Woodburning: How To Customize Gifts | Alex Haggert Way | Skillshare

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Woodburning: How To Customize Gifts

teacher avatar Alex Haggert Way, DIY-er extroardinaire

Watch this class and thousands more

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Taught by industry leaders & working professionals
Topics include illustration, design, photography, and more

Watch this class and thousands more

Get unlimited access to every class
Taught by industry leaders & working professionals
Topics include illustration, design, photography, and more

Lessons in This Class

    • 1.

      Introduction - Woodburning: How to Customize Gifts


    • 2.

      Understanding Your Tool


    • 3.

      Safety First!


    • 4.

      Transferring Your Design


    • 5.

      Time To Burn!


    • 6.

      The Finishing Touch


    • 7.

      Let's Recap


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About This Class

In this class, I'll show you how to use a woodburning pen (also called a pyrography tool) to take your gifts to the next level with custom designs.

I'll provide an overview of safety measures, woodburning styles and material choices, how to transfer and woodburn your chosen design, and the finishing touches to make your gift look professional.

At the end of this class, you'll be equipped to customize a beautiful gift to present to someone you care about.

This class is suitable for a beginner. You will need a woodburning tool and some scrap wood for practicing.

Meet Your Teacher

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Alex Haggert Way

DIY-er extroardinaire

Level: Beginner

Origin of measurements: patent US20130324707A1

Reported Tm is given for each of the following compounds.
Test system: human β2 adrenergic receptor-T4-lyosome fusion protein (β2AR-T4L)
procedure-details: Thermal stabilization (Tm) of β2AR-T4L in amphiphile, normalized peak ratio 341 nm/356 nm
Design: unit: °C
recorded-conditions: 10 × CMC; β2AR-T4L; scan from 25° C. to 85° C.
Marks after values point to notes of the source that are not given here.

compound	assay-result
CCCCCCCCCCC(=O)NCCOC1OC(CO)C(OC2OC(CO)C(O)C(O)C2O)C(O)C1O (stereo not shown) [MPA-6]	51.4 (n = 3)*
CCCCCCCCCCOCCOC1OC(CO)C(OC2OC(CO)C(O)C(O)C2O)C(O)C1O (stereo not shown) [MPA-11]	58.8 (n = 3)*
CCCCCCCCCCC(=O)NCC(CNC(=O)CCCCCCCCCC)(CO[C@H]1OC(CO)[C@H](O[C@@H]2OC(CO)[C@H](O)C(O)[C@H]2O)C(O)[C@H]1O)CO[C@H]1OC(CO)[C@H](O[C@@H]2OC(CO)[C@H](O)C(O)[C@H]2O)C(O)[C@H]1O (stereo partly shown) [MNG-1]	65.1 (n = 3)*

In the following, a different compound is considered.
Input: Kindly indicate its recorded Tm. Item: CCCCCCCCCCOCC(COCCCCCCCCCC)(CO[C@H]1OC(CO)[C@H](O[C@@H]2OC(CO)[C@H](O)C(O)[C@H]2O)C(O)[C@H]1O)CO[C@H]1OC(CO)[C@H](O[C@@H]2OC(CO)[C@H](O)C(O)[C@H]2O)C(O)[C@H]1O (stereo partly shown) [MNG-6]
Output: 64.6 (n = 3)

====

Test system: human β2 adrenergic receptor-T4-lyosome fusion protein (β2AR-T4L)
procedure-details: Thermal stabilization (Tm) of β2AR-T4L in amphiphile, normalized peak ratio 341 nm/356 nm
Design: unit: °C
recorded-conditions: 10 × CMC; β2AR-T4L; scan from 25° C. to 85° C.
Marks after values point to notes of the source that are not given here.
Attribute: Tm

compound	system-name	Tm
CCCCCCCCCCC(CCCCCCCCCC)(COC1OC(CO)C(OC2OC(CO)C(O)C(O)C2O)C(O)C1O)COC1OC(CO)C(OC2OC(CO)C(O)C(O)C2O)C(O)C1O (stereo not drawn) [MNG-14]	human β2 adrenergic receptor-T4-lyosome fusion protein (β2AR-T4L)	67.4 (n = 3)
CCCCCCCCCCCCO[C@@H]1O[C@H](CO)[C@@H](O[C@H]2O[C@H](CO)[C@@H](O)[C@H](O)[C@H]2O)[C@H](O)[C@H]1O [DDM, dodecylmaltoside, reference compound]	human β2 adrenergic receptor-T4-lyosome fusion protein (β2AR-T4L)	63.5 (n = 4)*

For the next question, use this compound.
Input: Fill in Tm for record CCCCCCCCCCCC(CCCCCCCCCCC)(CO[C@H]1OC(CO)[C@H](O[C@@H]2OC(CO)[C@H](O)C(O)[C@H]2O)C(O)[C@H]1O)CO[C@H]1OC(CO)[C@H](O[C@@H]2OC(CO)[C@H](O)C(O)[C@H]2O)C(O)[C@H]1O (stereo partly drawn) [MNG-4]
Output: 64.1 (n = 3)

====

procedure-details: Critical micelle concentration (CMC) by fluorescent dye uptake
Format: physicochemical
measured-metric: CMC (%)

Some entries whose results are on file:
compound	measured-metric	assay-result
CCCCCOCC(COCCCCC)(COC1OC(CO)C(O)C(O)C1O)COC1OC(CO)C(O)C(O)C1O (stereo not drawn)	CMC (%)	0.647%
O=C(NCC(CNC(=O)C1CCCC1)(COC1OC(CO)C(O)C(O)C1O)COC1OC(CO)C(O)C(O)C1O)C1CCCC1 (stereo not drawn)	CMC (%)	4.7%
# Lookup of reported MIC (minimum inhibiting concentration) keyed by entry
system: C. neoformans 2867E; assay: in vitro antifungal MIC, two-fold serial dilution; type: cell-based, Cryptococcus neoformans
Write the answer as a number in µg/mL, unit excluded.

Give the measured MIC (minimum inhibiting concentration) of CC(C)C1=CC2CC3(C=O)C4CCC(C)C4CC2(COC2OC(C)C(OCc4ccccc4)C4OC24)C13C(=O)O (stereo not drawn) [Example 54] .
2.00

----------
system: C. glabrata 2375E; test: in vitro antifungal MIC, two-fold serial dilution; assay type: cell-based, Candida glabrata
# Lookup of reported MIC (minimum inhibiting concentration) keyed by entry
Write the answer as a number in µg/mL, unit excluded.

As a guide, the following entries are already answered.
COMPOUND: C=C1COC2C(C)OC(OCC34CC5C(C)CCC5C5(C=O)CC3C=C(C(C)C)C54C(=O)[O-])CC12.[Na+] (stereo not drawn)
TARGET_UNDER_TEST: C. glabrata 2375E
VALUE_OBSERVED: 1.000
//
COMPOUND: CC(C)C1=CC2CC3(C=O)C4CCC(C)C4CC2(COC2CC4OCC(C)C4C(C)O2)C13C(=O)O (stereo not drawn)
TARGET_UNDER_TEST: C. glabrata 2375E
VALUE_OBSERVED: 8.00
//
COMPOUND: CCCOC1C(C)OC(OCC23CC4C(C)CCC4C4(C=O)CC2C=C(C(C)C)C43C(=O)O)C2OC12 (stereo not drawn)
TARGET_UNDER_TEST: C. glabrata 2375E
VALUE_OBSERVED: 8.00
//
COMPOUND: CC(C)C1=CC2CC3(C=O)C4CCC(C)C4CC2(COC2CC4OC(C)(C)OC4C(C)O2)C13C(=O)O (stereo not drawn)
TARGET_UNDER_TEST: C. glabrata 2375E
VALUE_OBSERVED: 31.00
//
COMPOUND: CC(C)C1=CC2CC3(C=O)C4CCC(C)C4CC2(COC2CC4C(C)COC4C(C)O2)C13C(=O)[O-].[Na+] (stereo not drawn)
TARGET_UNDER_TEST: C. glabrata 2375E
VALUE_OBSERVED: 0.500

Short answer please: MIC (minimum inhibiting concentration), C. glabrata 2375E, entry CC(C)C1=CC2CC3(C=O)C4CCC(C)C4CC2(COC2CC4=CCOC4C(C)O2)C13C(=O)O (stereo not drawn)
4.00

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1. Introduction - Woodburning: How to Customize Gifts: Hi. I'm Alex, and welcome to Woodburning: How To Customize Gifts. In this class, you're going to learn the essentials of woodburning techniques. You're going to learn about different types of materials and tip options for creating new designs. You're going to learn safety measures, and how to take the design from paper and transfer it on to wood. I got started woodburning about two years ago when I was preparing for my upcoming wedding. My husband and I had created some wooden items for our friends and family as thank you gifts for their participation. I wanted to really take these gifts to the next level by adding some custom designs. So following many tutorials and classes just like this one, I learned how to woodburn. This class is for just about any skill level. You can be a total beginner DIY'er or you could be a more advanced hobby woodworker, and you'll still learn new skills that you can apply to other projects. I'll go over the different types of materials and things that you can do with woodburning throughout this class. It's my goal that by the end of this class, you'll feel confident woodburning just about any design into any material and if you follow along with the class project, you'll have a really neat set of wooden kitchen utensils to gift to a friend or keep for your own kitchen. So without any further ado, let's get started with the class, Woodburning: How to Customize Gifts. 2. Understanding Your Tool: Now let's talk about pyrography or wood-burning tools, so that you can choose the best tool for you. You can buy one of these tools for somewhere around 20-$40. A good one will be about $40 and it will come with a kit to accompany it. You can find them at craft stores, Hobby Lobby or Michaels, or any DIY haven. You can also purchase them online. I've purchased them from Amazon and other websites before too. A good wood-burning toolkit will come with a variety of tip options to get started, as well as very importantly, a stand to rest your wood-burning tool on when it's hot. You can buy additional tips in packages from the same craft stores or online shops that you purchase your tool. Often these will come in sets like alphabet letters or numbers, or maybe in small designs stamps to create patterns or different types of lines. Choosing a wood-burning tool that has variable heat settings will expand your options in terms of materials and designs. Hotter settings are ideal for most types of wood, especially if you're doing a design with strong bold lines. If you're experimenting with adding shading, smaller details are using very soft wood, having the option to go to a lower temperature, will give you more control over the burn as it's applied to the wood. Having a variable temperature control will give you more options when it comes to materials as well. That hottest setting is really ideal for wooden items. If you have the option to go to a more medium or low heat, you can use it as well on raw leather, cork, wax, or even paper for intricate cutout designs. If you have a special type of tip, you can even use it for soldering small pieces of metal like jewelry making. 3. Safety First!: Now because we're working with a hot tool that can easily burn your skin, it's really important to follow certain safety measures as we proceed. Hopefully, you've chosen a wood-burning tool that comes with a stand. You have somewhere to safely rest it when it's not in use. Anytime the wood running tool is not in your hand, make sure that it's on that platform and another important tip is to not put your stand directly on a surface that could be damaged by heat. I recommend using a practice plank or having a scrap piece of wood to rest your tool on in its stand at any point when it's not in your hand. When it comes time to change tips on your wood-burning tool to do a different design or have a different type of line, I recommend making sure that you turn off your wood-burning tool and let it completely cool down before you try to change the tip. These tips are made of metal and they can be extremely hot and will burn you. Tip screw on and off fairly easily if they get stiff or screwed in too tightly, you can use a simple pair of pliers to remove it safely. Now, let's talk about types of wood and unknowing the wood that you're going to wood-burn, it's crucial that you only would burn an untreated wood. If you use treated wood, something that's been stained or infused with chemical additives. When you create smoke from that wood-burning, it could be really toxic. It's important that your wood is naked and free of any other additives and then you know exactly where your wood came from. That's why it's also really important to know the history of the wood that you're about to burn. It's great to use reclaimed materials like barn board. But if you don't know the full history, you won't know if it's been treated with chemical additives that by burning it, you could be creating fumes that are dangerous for you. When you're wood-burning your item, it's important to not inhale the smoke or let it enter your eyes. You can choose to wear a mask or goggles as you're working, or just make sure that you keep yourself far enough away from the fumes that are being created. Another thing to keep in mind is the strain on your body. I find myself often hunched over my work projects, clenching onto that paleography tool really tightly and it can lead to a lot of muscle strain especially if you're working on a larger project, just make sure to take lots of breaks and do things in segments rather than trying to get it all done at once. This last safety tip is the most important. If you're going to be leaving your work area, you need to turn your wood-burning tool all the way off, unplugged from the wall. Just the same way that you wouldn't leave the stove on attended with the element turned on, you need to treat your wood-burning tool in the same way as it's a heated element and it could cause fires. 4. Transferring Your Design: When it comes to a design for your wood burning item, you can use a software to create a graphic to transfer onto the wood, or if you're looking for a text design like I'm going to do, you can use just about any word processing software. After you have your design, you'll print it out and will transfer it onto the wood. You can use free font websites or purchase downloadable fonts from places like Etsy online. Using a non-standard font will really make your text design standard. Once you have your design printed onto a regular piece of printer paper. Remember, don't plagiarize artists without their permission. It's important to be original in your design. You can take inspiration from others, but it's more meaningful if you create something yourself. Common design options could include initials or monograms, icons or graphics that are important to you, pretty much anything of personal significance. To transfer your design, simply take your printed paper, use a pencil to shade the area on the reverse side of your design. Then secure your paper, you can trim it to size to make this easier. I like to use a couple of small pieces of scotch tape to keep the paper in place and make sure it doesn't move as I'm transferring it. Once the paper is securely in place, use any writing utensil to trace the outline. Don't skip any lines of your design. Press down firmly. Our goal is to get the graphite to transfer onto the wood simply using pressure from that writing utensil. When you're finished tracing the outline, remove the tape and paper and touch up the transferred pencil markings if needed. But your graphite should have transferred and now you have a stencil to work with for wood-burning. If you're working with a darker material, you can use white chalk instead of pencil for your initial shading. This will help you see the transfer more clearly. You can also use this transfer method for non wood burning projects, like wooden signs using paint. 5. Time To Burn!: Now that your design is fully transferred to your piece of wood, it's time to start woodburning. Let's go over some simple tips for the best technique. It's important to have a practice or marking plank nearby. Even better if it's the same type of wood as your product piece. You can use this wood as a place to set your tool stand and tool when not in use to make sure you have a safe work area. It is so important to practice, practice, practice, and be patient with yourself. Your projects are not going to be perfect. Woodburning is an imperfect art. We're taking a burn and actually trying to control the burn as we apply it to wood. You will improve over time, but don't expect perfection out of yourself. Another tip is not to make your first project something that's really high stakes. Don't plan to woodburn an important gift needed in just a couple of days. Give yourself time and do a practice project like the one in the class project. Go slowly, but not too slowly. Find your own comfortable pace. The pressure of the pen will vary depending on the wood. Some balsa and pine woods are so soft that you may find it difficult to go outside of the grain of the wood. When in doubt, press lightly the first time. You can always go over your design a second or third time to add depth to the burn. 6. The Finishing Touch: Now let's talk about finishing your item. You can stain or paint a wood-burning items. Just make sure that you've finished wood-burning. Always start with untreated wood and then you can add your paints or stains later. For dark colored stains, you can go right over the wood-burning area. It won't affect the color of the wood-burning. Same for clear things like polyurethane or other finishes. But if you're using a lighter colored stain or a solid pit, you're going to want to make sure to go closely around the wood-burning area. You can keep some Q tips on hand or a small cloth to take any unwanted paint out of the wood-burning crevices as you go. If you're following along with the class project to finish these wooden kitchen utensils, we should use a food grade protective layer. I'm going to use a food grade mineral oil to coat the entire wooden spoon. I'm just going to rub it on using a cloth or a sponge and make sure that I've covered it evenly. If you're using something that's not totally liquid like bees wax, just make sure you don't leave it to build up on any spots of the spoon, so it doesn't dry evenly. 7. Let's Recap: We made it to the end of the class. Let's go over some of the key concepts just to keep them fresh in our memory. First, safety tips. Have a safe work area, only burn on untreated wood, and let your tool cool down completely between tip changes. Take breaks often and avoid inhaling smoke, and never leave your tool hot and unattended. Second, techniques. Go slow and steady. Be patient with yourself and practice, practice, practice. Consider doing the class project to have a nice low stakes project to get started with wood-burning. If it works out, great, you can give it to somebody you love. If it doesn't, it's still a wooden utensil and it'll still work in your kitchen just fine. You can do it. Just try it out and let me know how it goes. I'm always here to help. If you have any questions or challenges as you're going along with the class project, just reach out to me. If you're doing the class project, make sure to post a photo in the gallery below. Thank you so much for participating in my first class on Skillshare. I'm really excited to be teaching on this platform, and I plan to post more videos on wood-burning, woodworking and other DIY projects coming soon. Make sure you follow me so you don't miss a single class. Thanks.